Britain stands on the verge of an entrepreneurial revolution that could do wonders for our economy, but the current state of public policy is holding us back.

by Kitty Ussher, Managing Director at Tooley Street Research and , Chief Economist at the Social Market Foundation

This article first appeared on the Social Market Foundation’s blog. Reposted with permission.

Advances in technology, the professionalisation of the skills base, the economic shake-up that was precipitated by the recession, the desires of many to work in a way that suits them: all of these factors have caused the numbers of self-employed and owner-managers to soar in recent years. Government figures show most of the new companies created in the last decade are micro-businesses.

But this is only the tip of the entrepreneurial iceberg. Previous academic research suggests that people who create the innovative new companies that contribute most to economic growth tend to be higher-paid graduates who choose to leave employment to do so. Right now, there is a lot of interest amongst this group: new data released today by the Social Market Foundation think-tank shows around half of higher-paid graduate employees would like to start their own business.

The economic problem we face is that this cohort disproportionately feels that they aren’t in a position to do so. Despite being, on the surface of it, fairly financially secure, 62 per cent of higher earners say that their current financial situation is prohibitive to starting a business: the risk to household income and the fear of losing their place on the career ladder are the dominant barriers.

This is a missed opportunity. If these barriers were overcome, Britain could experience a supply-side revolution. There’s space to catch-up with other countries: rates of entrepreneurship of the kind that is driven by opportunity is 50 per cent higher in Sweden for example. And there’s a gender opportunity: if women in Britain pursued new business opportunities at the same rate as men, the amount of opportunity-driven entrepreneurial activity would also rise by 50 per cent.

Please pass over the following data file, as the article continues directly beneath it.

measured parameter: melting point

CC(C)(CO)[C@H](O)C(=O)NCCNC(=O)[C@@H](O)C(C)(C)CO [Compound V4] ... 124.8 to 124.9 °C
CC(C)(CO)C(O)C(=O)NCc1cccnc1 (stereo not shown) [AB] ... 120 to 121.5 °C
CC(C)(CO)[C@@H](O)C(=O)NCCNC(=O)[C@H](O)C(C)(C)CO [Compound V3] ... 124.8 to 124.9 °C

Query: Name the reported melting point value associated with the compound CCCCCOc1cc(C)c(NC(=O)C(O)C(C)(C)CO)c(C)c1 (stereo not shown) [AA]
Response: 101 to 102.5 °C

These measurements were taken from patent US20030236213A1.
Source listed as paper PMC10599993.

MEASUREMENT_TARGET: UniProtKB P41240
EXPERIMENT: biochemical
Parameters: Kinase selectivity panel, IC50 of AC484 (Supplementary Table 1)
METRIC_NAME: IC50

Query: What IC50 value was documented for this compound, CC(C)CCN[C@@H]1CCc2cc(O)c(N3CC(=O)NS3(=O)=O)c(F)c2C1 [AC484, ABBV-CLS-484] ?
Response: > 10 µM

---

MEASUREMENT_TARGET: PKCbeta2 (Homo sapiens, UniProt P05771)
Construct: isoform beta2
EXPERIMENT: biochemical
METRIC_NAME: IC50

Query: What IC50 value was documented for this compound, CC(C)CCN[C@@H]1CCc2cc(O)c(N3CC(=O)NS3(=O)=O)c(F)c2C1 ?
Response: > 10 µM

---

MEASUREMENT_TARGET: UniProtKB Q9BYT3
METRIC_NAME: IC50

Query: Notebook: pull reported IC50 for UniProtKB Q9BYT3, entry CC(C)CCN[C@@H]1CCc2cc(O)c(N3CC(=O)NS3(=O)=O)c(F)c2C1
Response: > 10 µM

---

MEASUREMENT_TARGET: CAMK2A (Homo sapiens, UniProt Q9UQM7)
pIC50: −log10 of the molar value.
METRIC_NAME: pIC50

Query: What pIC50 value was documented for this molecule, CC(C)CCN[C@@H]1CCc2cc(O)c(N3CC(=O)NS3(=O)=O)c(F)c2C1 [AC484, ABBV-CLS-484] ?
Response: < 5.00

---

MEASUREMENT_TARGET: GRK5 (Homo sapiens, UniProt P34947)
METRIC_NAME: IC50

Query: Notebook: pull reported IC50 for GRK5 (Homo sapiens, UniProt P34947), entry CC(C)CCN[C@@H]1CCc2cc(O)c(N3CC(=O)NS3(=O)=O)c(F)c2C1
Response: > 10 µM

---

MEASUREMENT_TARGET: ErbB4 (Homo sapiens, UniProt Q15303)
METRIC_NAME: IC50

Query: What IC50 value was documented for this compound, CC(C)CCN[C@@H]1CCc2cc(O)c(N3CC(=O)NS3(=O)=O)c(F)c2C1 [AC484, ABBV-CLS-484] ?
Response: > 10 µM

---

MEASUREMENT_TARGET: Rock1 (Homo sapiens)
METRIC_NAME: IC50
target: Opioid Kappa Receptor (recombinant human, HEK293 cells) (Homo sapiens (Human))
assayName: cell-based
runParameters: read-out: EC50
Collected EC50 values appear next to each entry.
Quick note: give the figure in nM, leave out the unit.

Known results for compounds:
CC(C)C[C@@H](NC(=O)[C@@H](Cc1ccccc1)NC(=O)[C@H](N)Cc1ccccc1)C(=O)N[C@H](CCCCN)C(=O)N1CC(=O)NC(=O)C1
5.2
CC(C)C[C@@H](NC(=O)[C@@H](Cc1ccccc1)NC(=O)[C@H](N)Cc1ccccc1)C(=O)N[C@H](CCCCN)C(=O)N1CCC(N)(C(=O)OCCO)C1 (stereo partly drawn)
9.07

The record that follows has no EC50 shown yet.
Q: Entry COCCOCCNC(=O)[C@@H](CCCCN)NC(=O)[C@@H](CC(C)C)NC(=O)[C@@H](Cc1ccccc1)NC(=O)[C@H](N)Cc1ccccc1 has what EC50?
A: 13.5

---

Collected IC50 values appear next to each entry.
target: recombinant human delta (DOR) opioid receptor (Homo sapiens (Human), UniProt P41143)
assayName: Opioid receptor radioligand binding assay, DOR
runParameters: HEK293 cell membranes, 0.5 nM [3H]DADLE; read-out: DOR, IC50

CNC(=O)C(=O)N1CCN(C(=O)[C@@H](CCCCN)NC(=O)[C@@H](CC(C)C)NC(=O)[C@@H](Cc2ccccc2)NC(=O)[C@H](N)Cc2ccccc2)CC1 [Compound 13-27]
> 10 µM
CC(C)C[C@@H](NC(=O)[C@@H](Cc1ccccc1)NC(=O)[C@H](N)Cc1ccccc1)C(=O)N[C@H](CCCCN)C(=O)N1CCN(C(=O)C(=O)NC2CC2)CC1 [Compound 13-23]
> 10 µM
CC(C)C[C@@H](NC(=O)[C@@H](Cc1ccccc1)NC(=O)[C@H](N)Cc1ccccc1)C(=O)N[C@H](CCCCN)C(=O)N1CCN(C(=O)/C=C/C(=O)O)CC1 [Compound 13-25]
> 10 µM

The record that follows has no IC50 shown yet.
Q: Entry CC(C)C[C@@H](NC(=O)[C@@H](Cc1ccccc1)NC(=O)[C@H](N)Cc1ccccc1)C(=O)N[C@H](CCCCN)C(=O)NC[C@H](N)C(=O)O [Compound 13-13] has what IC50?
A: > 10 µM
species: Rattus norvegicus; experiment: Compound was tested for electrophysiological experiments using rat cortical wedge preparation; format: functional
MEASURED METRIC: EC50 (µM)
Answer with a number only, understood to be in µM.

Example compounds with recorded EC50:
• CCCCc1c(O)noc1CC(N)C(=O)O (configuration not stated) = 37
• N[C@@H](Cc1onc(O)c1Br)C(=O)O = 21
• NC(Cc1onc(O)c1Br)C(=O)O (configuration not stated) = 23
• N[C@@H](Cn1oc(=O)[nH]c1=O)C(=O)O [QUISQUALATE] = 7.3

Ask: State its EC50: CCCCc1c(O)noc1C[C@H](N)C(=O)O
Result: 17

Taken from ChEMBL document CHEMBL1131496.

So what can be done? We need a change in mindset amongst policy-makers. Building on the new vogue of behavioural and nudge economics, the focus should shift towards how to reduce the risk in the mind of the potential entrepreneur at the moment of decision.

We propose three specific changes to this end. The first is to abolish non-compete clauses in employee contracts (you can pay someone to go on gardening leave, but don’t prevent competition without pay). In the US, states that have done this have a far more dynamic private sector. The second is to champion the use of the new right to flexible working to start a business – and be vigilant for bias in the way such rights are granted. The third is to legislate for a time-limited “right to return” to a previous job for employees leaving to start a business – similar to the right to return to a job after parental leave. And, as a quid pro quo to employers we also propose the reinstatement of tax reliefs for corporate venturing, which of course they are free to use to invest in the talents of their own people.

Taken as a package, these measures would help unleash an army of potential entrepreneurs to shake things up, spur competition and so boost innovation, productivity and economic growth. The right to flexibility in employment would come to be seen as an economic opportunity not a burden. And most importantly Britain could seize its own economic opportunity at a critical time.